Forum for Science, Industry and Business

Sponsored by:     3M 
Search our Site:

 

New constellations of species change ecosystems

10.06.2011
Human activities that are causing global climate changes and destroying habitats in nature are leading to the extinction of many species from the earth’s ecosystems. At the same time many species are expanding the range of their habitat.

An article by Professor David Wardle at the Swedish University of Agricultural Sciences (SLU) in Umeå in collaboration with researchers in the UK, the US, and the Netherlands, now being published in the prestigious journal Science, sheds new light on this subject.

The scientists offer suggestions for how research can get better at understanding species loss and the simultaneous gain of new species and how this affects the function of the ecosystem.

At the same time as species disappear or are made extinct, many species expand their range as a result of humans introducing new species to new environments and because certain species benefit from ongoing climate change.

Some researchers have studied the consequences of losing a species in an ecosystem, while others have been interested in what happens when new species are added.

Even though species loss and species gain occur in parallel, researchers have not studied these two phenomena at the same time. However, it is important to do so if we wish to understand how human activities impact ecosystems’ production, nutritional cycle, and capacity to store carbon.

The authors of the article make it clear that the species gained by the ecosystems due to human activities affect the ecosystems in a different way than the species that are lost. This means that the main impact of human activity on ecosystems may arise from our replacing species with other species that behave differently. It is stressed that these effects are most acute when the species dominate (have great biomass) in the ecosystem or have such key characteristics that they determine how the ecosystems function.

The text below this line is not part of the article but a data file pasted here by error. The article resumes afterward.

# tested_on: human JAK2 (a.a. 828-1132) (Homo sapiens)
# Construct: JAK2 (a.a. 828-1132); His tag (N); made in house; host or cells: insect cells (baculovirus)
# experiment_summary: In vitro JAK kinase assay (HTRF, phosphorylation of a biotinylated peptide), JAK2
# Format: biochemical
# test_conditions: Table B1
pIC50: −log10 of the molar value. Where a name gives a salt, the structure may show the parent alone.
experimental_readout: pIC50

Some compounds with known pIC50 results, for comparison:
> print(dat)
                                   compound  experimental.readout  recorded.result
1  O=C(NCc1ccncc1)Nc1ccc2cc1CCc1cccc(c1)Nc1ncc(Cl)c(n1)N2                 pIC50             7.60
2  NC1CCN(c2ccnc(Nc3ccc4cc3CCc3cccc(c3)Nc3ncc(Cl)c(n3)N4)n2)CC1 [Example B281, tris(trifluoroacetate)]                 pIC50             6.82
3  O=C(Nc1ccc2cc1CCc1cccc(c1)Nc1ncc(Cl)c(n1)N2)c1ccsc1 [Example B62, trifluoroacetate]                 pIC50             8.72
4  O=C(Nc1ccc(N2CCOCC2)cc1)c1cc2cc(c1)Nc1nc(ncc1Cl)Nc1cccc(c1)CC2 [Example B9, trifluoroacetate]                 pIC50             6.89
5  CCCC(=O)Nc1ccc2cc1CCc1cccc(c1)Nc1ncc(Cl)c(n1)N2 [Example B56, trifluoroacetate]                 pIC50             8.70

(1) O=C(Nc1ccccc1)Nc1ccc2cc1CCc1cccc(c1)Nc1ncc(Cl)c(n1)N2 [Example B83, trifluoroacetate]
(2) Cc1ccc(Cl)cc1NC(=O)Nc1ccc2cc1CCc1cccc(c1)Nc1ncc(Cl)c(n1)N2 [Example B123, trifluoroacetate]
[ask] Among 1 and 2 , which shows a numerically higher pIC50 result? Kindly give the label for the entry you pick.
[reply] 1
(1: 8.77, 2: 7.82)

In the article the authors highlight that much remains unknown regarding how this simultaneous loss and gain of species can affect ecosystems.

Considerable and important advances have been made regarding how and why new (invasive) species change ecosystems, because much of the research in this area has focused on how the properties of the new species impact the ecosystems.

Today we have limited knowledge of how species loss affects ecosystems, because this has mainly been studied in a random selection of species in controlled experiments, despite the fact that species do not disappear from ecosystems by chance.

The authors emphasize the necessity of enhancing our knowledge of the changes in characteristics that have occurred as a result of species being lost and new species being added before researchers can say anything about how human activity impacts the function of ecosystems.

Terrestrial Ecosystem Responses to Species Gains and Losses
David A. Wardle1,*, Richard D. Bardgett2, Ragan M. Callaway3, Wim H. Van der Putten4
Science 10 June 2011:
Vol. 332 no. 6035 pp. 1273-1277
DOI: 10.1126/science.1197479
Contact: David Wardle, Department of Forest Resource Management, SLU
mobile phone: +46 (0)70-560 32 10, phone: +46 (0)90-7868471
david.wardle@slu.se

Susanna SJöberg | idw
Further information:
http://www.vr.se
http://www.sciencemag.org/content/332/6035/1273.abstract

Further reports about: human activities human activity new species

More articles from Ecology, The Environment and Conservation:

nachricht Dispersal of Fish Eggs by Water Birds – Just a Myth?
19.02.2018 | Universität Basel

nachricht Removing fossil fuel subsidies will not reduce CO2 emissions as much as hoped